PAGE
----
Now, I get pretty hot and hard headed and do a lot of barking about some things. It is when I sense my freedoms slipping away that I’m the most protective of my views. Further, I am completely dumbfounded when I see those around me willing to give away their freedoms for some perceived benefit. There is always some new government program in the works designed to keep us fat dumb and happy. They like to use the term, Government Funded, and to many that translates to a nasty four letter word. Free. Friends, nothing is free. There is always a cost and in many cases, as I see it these days, that cost, is our freedom. They would like nothing more than to keep us fat dumb and happy so we will just bury our heads in the sand and question nothing they do. That, or make it so confusing, people give up on trying to understand it. My friends, THAT, is a slap in the face and a kick in the balls to our war veterans and all others who have served.

Someone  on these blogs once stated or rather demanded (yes I know who it was but I’m not naming names), “Don’t go around waiving a flag that you didn’t sacrifice anything for”. Well, with all due respect, I wave my flag because I DON’T Have to sacrifice for it. I am truly thankful to all of those who have given me that gift and I’ll waive my flag any time I damn well please, thank you very much. Over at least the last 10 plus years, I’ve heard the rhetoric, “We support our troops”. Well, Some of you or we as a nation, no you don’t. To truly support them, you tell them what needs to be done, equip them to do it, and then get the fuck out of the way so they can do it. It matters not, to me, How, they get it done. Wars are not won in the arena of public opinion, in Washington DC, or on Cable News shows with a lot of  ‘expert’ talking heads. They are won by making the other side give up, standing on their throat, and demanding they say Uncle (Sam). I fear, my friends, that it is the United States that is giving up. I don’t mean our military, I mean the rest of the nation, including our government.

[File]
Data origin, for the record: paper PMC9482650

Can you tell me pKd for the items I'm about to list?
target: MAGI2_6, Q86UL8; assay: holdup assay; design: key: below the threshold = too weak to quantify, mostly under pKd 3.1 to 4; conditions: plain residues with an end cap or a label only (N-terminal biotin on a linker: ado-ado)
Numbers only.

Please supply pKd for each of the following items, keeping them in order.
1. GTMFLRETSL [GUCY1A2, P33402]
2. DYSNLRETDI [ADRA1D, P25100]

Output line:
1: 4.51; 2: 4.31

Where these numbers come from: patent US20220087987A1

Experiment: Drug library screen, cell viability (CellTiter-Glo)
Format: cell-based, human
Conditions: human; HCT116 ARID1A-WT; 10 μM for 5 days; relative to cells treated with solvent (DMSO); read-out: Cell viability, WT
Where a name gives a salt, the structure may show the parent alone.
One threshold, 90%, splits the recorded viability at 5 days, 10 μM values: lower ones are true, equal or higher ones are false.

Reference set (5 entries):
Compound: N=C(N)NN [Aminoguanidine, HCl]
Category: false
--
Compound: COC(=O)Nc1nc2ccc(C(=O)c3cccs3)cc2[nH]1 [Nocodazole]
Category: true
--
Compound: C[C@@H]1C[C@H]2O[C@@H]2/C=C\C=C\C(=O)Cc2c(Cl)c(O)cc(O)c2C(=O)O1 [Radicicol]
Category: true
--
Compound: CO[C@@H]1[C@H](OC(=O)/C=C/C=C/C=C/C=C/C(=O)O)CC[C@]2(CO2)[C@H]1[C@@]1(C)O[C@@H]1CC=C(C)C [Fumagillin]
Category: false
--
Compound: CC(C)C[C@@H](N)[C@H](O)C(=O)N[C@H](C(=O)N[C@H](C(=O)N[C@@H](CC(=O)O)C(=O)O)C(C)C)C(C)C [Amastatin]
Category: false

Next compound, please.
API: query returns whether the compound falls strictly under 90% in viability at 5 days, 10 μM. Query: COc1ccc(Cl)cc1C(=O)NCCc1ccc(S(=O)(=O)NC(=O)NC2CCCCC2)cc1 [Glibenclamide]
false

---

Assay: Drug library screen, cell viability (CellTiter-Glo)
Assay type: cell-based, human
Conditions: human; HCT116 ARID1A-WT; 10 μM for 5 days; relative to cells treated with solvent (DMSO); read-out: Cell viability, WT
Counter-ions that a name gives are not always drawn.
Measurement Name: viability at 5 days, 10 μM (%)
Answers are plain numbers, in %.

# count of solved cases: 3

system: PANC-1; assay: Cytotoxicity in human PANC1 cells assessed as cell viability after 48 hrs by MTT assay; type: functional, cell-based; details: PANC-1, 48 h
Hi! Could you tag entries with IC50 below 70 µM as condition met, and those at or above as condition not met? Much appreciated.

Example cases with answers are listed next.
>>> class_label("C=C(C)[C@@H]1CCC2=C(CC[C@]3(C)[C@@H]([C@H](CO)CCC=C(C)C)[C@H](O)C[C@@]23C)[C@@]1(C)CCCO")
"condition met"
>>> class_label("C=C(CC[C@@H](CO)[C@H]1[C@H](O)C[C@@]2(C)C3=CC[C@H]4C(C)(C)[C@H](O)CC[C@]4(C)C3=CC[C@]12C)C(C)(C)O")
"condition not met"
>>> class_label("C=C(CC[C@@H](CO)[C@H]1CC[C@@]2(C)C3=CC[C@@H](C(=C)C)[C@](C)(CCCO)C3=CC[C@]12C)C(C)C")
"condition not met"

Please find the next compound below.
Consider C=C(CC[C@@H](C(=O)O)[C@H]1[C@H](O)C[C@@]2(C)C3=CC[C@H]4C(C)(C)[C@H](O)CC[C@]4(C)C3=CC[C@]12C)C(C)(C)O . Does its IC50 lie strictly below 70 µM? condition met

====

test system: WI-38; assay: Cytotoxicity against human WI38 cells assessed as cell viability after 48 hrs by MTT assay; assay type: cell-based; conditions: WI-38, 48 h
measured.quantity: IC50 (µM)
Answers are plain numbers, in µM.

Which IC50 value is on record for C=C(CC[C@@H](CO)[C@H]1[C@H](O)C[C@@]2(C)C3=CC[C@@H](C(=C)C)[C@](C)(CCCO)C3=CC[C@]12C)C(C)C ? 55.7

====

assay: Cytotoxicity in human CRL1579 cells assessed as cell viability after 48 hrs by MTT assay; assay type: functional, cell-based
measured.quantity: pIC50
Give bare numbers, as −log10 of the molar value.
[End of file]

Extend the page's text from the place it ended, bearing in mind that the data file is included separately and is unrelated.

I guess I’m just rambling here so I’ll cut it short. All I’m asking you to do, in remembering those who were dragged into a fight they may not have wanted to have (Pearl Harbor and the resulting 4 year involvement costing the USA  at least 418,500 of her people, is this. Before you give up the freedom that was so hard fought and sacrificed for, to get some benefit, think about the true cost of it. Give the government an inch, they’ll take a thousand miles.

Good day,


About MelTheHound

Fuck Cancer
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5 Responses to Saturday Special – A Date Which Will Live in Infamy

  1. Kaereste says:

    I didn’t realize until the end of the day that it was Pearl Harbor Day. I never heard a mention in the media about it. I don’t think the current crop of “journalists” care a fig about the Greatest Generation. They are too busy pushing their own pet interests to give a thought about what their grandparents and great-grandparents gave to give those journalist the right to devote hours discussing Kate Middleton’s nurse and Mayan Doomsdays.

    Mel, I appreciate that YOU took the time to write somethig meaningful. Thank you. K

  2. Baroness Beachcomber says:

    Thanks for taking the time to mention the importance of December 7th, MTH. I found this poem that I thought was a nice tribute to Pearl Harbor Day.
    I was born in a small town in the mid-west or was it a large city back east?
    I can’t remember anymore.
    Did you know me then?
    I remember getting the chores done so I could go to the Saturday matinee or was it the baseball game.
    I can’t remember anymore.
    Did you know me then?
    I remember the depression of the 1930’s and Papa working so hard to care for the family,
    Anyway he could with odd jobs. I especially remember Mama making ends meet.
    Papa was stern with the family but, Mama sweet Mama , what an angel she was.
    Did you know me then?
    I remember the swimming hole that we swam in, the bicycle rides, the picnics.